"For us, we're not a long-range operation," said Lewin about the short flight time.

"We don't look at range as anything that matters to us."

Speed, however, does. The Grand New is capable of traveling 180 mph, but usually won't top 160. Lewin and Fortune both said they could potentially drop off and pick up pilots from six ships in a single trip. The helicopter will carry one or two pilots, a hoist operator and up to three bar pilots.

The Grand New comes with a navigational system that can control the roll, pitch, yaw and altitude the helicopter while in transit to the Columbia River buoy, taking a load off its operators.

In the nose, along with the battery, is a radar unit capable of scanning 25 to 30 nautical miles out, although Fortune said its used mostly in close range to find ships.

When flying in the bad weather, the pilots can use a flight detector that provides a topographic layout of the surroundings and alerts them when an object is at the same altitude.

"What we do here is pretty special," said Wilkowski about the bar pilot transfers, often in winds above 60 mph. "You're out there in the dark, there's no visible horizon, you have to find a ship. You would think a 700-foot ship would be stable ... it's not."

Fortune, Wilkowski and others are quick to note that when it comes to transferring bar pilots, it's still done manually.

The helicopter approaches a ship, which calls the bar pilots when it's nine to 15 miles out from the Columbia River mouth. The helicopter will sometimes hover as low as 30 feet above a ship, depending on where the pilot is being dropped.

"It's all about timing," said Russ Scheel, a rescue swimmer in the U.S. Coast Guard for 21 years and with Brim as a hoist operator for two. "It's a pretty seamless operation."

On the Grand New, Scheel will operate a hoist rated for 600 pounds that includes 290 feet of cable, although he said that lowering someone from more than 60 feet above a vessel often is too difficult in often foul weather.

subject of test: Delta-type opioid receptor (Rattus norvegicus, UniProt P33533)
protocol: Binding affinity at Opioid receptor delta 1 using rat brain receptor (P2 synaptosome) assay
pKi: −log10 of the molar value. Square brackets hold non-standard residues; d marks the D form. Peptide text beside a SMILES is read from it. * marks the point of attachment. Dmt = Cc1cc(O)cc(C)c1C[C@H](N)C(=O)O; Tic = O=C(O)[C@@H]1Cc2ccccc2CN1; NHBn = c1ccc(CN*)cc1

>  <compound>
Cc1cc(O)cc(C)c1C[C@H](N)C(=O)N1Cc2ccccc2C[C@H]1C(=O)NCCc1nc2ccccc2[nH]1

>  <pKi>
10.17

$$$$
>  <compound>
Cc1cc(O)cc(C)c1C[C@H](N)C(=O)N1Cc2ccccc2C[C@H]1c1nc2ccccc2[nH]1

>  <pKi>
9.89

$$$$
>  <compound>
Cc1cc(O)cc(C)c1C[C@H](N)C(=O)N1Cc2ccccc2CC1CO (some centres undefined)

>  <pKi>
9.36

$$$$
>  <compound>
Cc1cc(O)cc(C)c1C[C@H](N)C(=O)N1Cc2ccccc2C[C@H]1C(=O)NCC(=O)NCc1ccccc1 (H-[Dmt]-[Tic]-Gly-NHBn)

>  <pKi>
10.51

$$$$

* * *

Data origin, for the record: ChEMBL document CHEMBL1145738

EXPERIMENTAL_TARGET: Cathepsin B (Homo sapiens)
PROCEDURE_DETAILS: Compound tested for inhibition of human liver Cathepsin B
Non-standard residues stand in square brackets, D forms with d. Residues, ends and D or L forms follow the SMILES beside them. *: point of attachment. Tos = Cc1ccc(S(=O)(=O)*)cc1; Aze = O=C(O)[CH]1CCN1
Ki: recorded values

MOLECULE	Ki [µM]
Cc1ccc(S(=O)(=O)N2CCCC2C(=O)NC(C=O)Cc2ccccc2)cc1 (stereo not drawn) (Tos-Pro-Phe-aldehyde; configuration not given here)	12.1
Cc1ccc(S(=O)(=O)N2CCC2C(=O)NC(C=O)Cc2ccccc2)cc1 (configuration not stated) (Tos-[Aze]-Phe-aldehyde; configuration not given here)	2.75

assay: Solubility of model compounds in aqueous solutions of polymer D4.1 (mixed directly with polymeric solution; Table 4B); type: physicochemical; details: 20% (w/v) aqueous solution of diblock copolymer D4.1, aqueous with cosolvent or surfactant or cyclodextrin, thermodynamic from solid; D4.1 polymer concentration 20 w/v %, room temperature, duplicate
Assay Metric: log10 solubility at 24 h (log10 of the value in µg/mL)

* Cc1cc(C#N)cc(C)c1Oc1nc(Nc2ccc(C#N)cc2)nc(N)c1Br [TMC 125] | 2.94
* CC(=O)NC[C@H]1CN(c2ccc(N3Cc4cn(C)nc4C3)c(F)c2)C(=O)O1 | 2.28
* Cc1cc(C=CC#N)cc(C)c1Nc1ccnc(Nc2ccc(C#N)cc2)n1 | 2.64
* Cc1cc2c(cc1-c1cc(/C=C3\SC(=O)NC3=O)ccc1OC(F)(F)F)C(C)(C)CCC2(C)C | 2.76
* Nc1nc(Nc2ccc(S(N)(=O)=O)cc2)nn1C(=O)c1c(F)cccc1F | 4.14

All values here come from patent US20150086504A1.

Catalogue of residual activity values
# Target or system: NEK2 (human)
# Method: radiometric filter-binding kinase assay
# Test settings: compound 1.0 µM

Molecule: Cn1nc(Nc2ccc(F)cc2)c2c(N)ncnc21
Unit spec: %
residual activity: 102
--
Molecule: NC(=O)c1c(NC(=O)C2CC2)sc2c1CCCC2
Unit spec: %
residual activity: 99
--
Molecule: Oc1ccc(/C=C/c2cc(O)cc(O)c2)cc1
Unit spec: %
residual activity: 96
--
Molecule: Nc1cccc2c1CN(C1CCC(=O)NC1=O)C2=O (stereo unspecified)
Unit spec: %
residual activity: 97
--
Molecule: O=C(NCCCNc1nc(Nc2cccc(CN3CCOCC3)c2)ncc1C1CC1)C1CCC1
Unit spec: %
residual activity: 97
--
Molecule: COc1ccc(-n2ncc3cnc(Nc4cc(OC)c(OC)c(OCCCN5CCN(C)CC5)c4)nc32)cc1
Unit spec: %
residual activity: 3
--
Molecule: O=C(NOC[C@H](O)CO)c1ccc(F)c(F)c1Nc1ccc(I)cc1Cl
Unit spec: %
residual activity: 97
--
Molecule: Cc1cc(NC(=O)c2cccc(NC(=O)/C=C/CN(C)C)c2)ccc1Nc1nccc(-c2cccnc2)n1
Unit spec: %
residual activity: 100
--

The helicopter keeps a steady hover above the vessel while Scheel hoists the bar pilot down above the bobbing deck. He waits for the window of opportunity when the ship is riding up a wave to lower the pilot onto the deck. The pilot then unhooks a clip on their upper back.

An average hoist operation takes about 25 minutes, compared with a boat transfer taking hours.

"It's a whole lot cooler standing on the ground watching someone else do it," said Wilkowski, standing next to an aircraft manual of more than 600 pages — only one of the three manuals he must read.

Fortune said the bar pilots average about 10 transfers a day and more than 2,000 a year. Lewin said that the crew should restart daytime transfers within two weeks.

By August, Agusta will send a special hoist seat that swivels and slides back and forth in the helicopter. Jim Minogue, a pilot with AgustaWestland who traveled to Astoria to help familiarize Brim's team with the aircraft, said his company also will send floats to put on the helicopter.

"The real purpose of the floats are to delay the sinking ... to give you and the passengers time to get out of the vessel."

He said the Grand New fills a role for emergency medical personnel, with others being used in the Rocky Mountains region. The new model is popular with corporate travel, being able to travel between Washington, D.C., and New York City in 45 minutes.